Dreaming stories

Jim was always willing to listen and to talk when I was thinking my way into a new story.

As I woke up this morning I was still in a dream with my arms around Jim and his holding me. He began to melt away as I became more awake so I quickly whispered "thank you for coming."

The Christmas holidays are a testing time for me and the family. We miss Jim. The games and days have lost a bit of their sparkle and joy without him. "Dad always added the happy" Karen said yesterday. "That's true," I said and added, "now we have to work hard on our own to make the "happy" happen." That feels like a tall order and I am grateful I feel more up for it than I did for a long time.

Our 60th wedding anniversary is this week.

Last night my son Jim called to set a date to go with me to see The Force Awakens, the new Star Wars movie playing at the Uptown movie theater on Connecticut Avenue. I am a devoted Star Wars Fan and I love the Uptown Theater.

New Years Eve, 1955, on our honeymoon in Washington, DC, Jim and I went to see 'What Happened to Harry" at the Uptown Theater.

Change is ever-present in this city. Buildings regularly fall to the wrecking ball and rise ugly. However, very little has changed in the l930s-1940s low-rise shopping area where the Uptown theater is located. I often think about it's timelessness as I drive down the long familiar stretch of asphalt and pot holes.

Jim rides with me. Even though he has been gone almost four years he would not be a stranger on this path. Connecticut Avenue is the primary way we traveled to and from DC after we moved into our house in 1970. Memories crowd every inch of the way from Constitution Avenue to our turn off at Manor Road, Chevy Chase, MD.  For ten years Jim's favorite office was at the corner of Connecticut and R Street. When I worked for the League of Women Voters their office was located on M Street so I rode with Jim mornings and evenings most days. Newly empty nesters   with our kids off at college we often stopped along the way for supper out.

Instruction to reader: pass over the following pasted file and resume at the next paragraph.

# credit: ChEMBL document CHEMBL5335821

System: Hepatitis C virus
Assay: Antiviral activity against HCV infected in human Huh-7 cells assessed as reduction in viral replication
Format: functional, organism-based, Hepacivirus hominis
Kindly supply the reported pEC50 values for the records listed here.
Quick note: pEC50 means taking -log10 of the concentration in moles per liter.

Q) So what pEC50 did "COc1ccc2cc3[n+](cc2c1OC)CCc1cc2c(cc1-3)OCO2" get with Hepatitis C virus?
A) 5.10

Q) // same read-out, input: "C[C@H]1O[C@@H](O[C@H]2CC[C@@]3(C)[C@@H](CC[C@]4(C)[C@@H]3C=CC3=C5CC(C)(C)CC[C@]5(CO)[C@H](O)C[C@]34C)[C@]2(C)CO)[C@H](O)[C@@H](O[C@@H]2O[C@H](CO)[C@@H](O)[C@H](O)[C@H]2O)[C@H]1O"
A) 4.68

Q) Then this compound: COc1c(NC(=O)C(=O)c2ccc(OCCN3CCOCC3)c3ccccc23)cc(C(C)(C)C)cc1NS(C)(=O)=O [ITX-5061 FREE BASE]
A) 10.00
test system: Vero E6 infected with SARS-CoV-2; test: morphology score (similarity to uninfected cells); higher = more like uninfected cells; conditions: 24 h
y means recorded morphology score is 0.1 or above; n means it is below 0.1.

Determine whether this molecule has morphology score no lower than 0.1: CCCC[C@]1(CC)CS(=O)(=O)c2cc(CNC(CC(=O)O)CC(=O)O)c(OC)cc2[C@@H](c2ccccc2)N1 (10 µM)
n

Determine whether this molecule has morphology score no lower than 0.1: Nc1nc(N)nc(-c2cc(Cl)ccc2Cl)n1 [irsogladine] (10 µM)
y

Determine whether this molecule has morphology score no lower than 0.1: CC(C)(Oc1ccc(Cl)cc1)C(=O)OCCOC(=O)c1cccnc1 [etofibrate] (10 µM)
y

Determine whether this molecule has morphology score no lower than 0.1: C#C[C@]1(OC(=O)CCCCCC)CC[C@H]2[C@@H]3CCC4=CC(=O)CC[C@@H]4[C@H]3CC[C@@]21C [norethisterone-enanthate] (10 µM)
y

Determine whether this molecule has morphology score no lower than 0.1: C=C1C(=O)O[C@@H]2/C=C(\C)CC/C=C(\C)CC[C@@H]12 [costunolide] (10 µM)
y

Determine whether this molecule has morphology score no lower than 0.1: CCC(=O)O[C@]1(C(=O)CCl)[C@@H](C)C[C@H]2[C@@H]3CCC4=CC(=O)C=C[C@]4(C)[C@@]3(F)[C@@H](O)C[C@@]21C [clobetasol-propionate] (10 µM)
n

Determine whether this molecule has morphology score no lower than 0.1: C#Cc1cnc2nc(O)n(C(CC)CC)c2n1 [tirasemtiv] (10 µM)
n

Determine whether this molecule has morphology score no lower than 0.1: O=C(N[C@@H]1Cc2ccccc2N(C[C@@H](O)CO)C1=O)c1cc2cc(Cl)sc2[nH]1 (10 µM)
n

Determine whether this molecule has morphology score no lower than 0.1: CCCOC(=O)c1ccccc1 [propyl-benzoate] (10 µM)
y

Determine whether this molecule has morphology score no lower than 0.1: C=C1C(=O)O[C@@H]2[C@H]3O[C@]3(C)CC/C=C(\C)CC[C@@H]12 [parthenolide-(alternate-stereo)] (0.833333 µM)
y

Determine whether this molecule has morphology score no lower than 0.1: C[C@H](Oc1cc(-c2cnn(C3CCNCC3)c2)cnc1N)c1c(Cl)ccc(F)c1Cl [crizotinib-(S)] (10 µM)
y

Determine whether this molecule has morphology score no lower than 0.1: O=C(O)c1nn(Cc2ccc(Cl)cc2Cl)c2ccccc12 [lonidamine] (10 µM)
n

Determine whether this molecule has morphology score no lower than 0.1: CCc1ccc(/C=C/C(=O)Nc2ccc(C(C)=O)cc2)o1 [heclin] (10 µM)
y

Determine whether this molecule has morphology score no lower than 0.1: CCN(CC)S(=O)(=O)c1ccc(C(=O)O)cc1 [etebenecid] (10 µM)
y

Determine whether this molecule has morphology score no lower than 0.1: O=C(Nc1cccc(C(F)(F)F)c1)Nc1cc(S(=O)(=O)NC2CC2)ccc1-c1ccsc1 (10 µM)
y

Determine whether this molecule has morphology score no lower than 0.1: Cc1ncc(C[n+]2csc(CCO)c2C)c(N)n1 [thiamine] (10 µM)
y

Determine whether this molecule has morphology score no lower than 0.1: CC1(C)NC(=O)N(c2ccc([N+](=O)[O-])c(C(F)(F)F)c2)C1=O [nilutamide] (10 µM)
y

When I talk with him now I point out any changes - like favorite restaurants that have moved or closed or an empty lot where once there was an old building. I also remind both of us of things that happened like the morning we drove to George Washington Hospital for his surgery or a hurry-up ride to National Airport to put me on a plane to Africa. This is my way of keeping our story alive.

I do miss hearing his take on things but I know him well enough to sort of guess what he would say to recapture his good advice or to have just a bit of friendly sparring.

Right now I am working on several new stories - one a history story about women and the other a new take on Jim and me and our life together for sixty years.

So it does not surprise me to wake up with my hands beneath his jacket hugging him close  - - -  I know that, just like always - he's helping me with the story.


Granny Sue said...

This is heartbreaking, and yet such a strong, affirmative post. It does get easier to deal with as time passes, at least from my experience losing my son--which, I know, is far different from losing your lifemate. At some point I realized the same thing you did--it's up to me to make the happy. No one else can do it for me. We have also learned that it is up to us to make the celebration of our life events, something we've neglected for years. Our birthday's and anniversary usually passed in a blur of work and busyness. We've resolved to change that.

Still the Lucky Few said...

This was hard to read, and yet so beautiful. You are keeping Jim alive in your heart in such a courageous way. Christmas and holidays are a hard time for people who have lost a their mates. You are doing well, and on the way to making 2016 a positive year.